Wednesday, July 6, 2011
Lies My Brain Told Me
One day I woke up absolutely convinced my girlfriend was going to leave me. The feeling of dread stayed with me all day. I wondered how it would start? A phone call? A text saying we had to talk? Would she arranged a coffee date, sit me down, and break the news?
What do I do? I thought. Should I distance myself from her, and make it easier for her? Should I try and win her back? Should I call her to find out what was wrong?
I don’t want to be needy, but I worry I’m so worried about being seen as needy that I’ll push her away instead. But then I worry I’m so worried about not pushing her away, that I’ll become needy again. Plus, if she isn’t into me anymore it will hurt and I don’t want to admit she can hurt me.
I don’t want to get hurt and I don’t want to give my power away and I don’t want to bring up the subject because I’m afraid it will make me look weak and she’ll either lose respect for me or think I’m crazy and all of these things are whirling around in my head despite the fact that nothing has actually happened.
I called her that night.
We talked about our respective days.
She did not break up with me.
Life went on.
This is not the first time this has happened. Once, I remember twelve hours of being absolutely convinced the woman I was dating was cheating on me. Another time, with another woman, I experienced a twenty-four hour sweep of “this is never going to work out” that was completely unrelated to anything that had anything to do with the relationship. On yet ANOTHER occasion, I was terrified that the woman I was casually dating was going to be the last relationship of my life, that we would end up together by default instead of because we both wanted to be there.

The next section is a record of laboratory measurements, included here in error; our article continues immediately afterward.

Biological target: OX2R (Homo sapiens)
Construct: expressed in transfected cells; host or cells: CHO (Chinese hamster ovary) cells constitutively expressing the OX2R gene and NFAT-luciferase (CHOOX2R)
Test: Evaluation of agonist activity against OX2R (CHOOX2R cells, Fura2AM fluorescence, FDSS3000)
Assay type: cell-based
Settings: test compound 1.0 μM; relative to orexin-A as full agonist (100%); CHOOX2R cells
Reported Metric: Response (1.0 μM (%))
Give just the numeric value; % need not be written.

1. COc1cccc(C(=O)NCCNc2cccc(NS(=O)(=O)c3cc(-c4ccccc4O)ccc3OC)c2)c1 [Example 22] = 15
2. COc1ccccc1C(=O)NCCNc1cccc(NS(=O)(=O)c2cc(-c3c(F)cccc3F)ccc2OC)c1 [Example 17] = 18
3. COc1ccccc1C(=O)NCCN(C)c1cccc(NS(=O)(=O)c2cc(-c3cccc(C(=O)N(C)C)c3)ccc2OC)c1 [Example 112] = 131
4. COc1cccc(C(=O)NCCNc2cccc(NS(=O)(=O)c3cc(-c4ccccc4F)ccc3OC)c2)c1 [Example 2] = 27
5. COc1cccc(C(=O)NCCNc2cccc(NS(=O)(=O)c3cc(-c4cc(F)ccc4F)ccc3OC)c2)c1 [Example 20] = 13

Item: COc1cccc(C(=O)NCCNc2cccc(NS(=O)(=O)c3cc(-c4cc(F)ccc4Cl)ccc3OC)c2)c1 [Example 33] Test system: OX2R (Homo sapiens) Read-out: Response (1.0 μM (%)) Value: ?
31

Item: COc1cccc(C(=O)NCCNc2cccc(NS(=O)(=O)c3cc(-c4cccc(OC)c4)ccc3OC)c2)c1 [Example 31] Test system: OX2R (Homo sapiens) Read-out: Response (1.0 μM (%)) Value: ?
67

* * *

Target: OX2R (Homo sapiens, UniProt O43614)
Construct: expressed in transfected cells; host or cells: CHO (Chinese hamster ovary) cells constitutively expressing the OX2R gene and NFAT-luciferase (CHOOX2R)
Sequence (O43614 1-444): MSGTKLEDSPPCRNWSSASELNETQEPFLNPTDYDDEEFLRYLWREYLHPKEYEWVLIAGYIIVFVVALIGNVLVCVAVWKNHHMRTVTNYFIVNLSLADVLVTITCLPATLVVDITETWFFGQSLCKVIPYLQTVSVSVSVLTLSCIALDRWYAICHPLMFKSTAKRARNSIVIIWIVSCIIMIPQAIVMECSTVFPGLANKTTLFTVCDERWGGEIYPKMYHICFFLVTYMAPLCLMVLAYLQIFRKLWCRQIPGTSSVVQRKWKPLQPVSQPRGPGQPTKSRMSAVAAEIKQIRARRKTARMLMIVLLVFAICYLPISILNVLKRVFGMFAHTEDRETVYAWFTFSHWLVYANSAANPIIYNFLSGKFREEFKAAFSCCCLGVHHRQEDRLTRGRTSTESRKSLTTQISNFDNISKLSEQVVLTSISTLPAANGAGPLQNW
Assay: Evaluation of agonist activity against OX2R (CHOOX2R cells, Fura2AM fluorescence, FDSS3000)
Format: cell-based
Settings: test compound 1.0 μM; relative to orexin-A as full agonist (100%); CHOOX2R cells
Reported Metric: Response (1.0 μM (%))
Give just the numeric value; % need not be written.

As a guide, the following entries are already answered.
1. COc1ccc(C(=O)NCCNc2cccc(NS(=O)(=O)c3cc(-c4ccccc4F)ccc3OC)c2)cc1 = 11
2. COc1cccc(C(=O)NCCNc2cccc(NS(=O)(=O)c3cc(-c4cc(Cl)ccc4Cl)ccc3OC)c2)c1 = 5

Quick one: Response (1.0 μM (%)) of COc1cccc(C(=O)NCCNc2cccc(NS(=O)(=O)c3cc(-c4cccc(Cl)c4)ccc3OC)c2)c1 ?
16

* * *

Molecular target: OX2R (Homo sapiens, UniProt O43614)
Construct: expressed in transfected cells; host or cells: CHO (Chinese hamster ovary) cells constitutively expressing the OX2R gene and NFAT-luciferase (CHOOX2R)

Never happened. But it was darn convincing.
The brain‘s efficiency is an amazing thing. Unexplained feeling of dread? No problem, says the brain. We’ll just take some memories from the last twenty-four hours or so, fill in some missing pieces ourselves, and we have a scenario already.
The scenario may or may not be true, but hey, at least it provides an EXPLANATION.
And sometimes that’s all we want. We want a reason why we feel or act the way we do. Sure, the reason could be absolute bullshit, hey, it’s better than nothing.
The scary part for me though is how accurate those stories seem at the time. When my brain is playing these tricks, it is absolutely, 100% convincing. Even when I know my brain is just making things up, the feelings are so powerful, I spend so much time wrestling with my perceptions I don’t know what to do.
I am not the only person who does this. See if any of these feel familiar.
-When we made plans for our next date, he never texted me back when I texted him to say I looked forward to seeing him. That means he doesn’t care about me anymore
- When I smiled at that girl, she looked away. That happened once a few months ago. And when I told my story last week at that party, when I was done, the people I was with started talking about something else. I must be creepy and weird.
The neighbour’s dog comes to the fence whenever I walk past their yard. And my best friend’s family cat follows me around. I must have super-powers. I am the Lord of Dogs and Cats!
Okay, maybe that last one was just me. In my defense, I was six years old at the time.
All of us have brains that make up stories. Some of us have more creative brains than others, but we all do it. Our brains are programmed to do it. When faced with incomplete information, they fill in the missing pieces.
Which is a nice gesture. For example, all of us have a blind spot in our vision where the optic nerve passes through the retina. We don’t notice it, because the brain helpfully fills in what’s missing and we go about our days unbothered by a black void in the center of our vision.
But sometimes the brain’s tendency to fill in the blanks can hurt us.
We make up motivations that aren’t there. We connect dots that are, in fact, not connected. We take fears, things that happened in the past, or our own insecurities and write them into a story that was playing out perfectly well without them.
This would not be a problem, except that sometimes those stories feel so real, we ACT on them.
And that’s where the trouble starts.
-May All Beings Be Sexy
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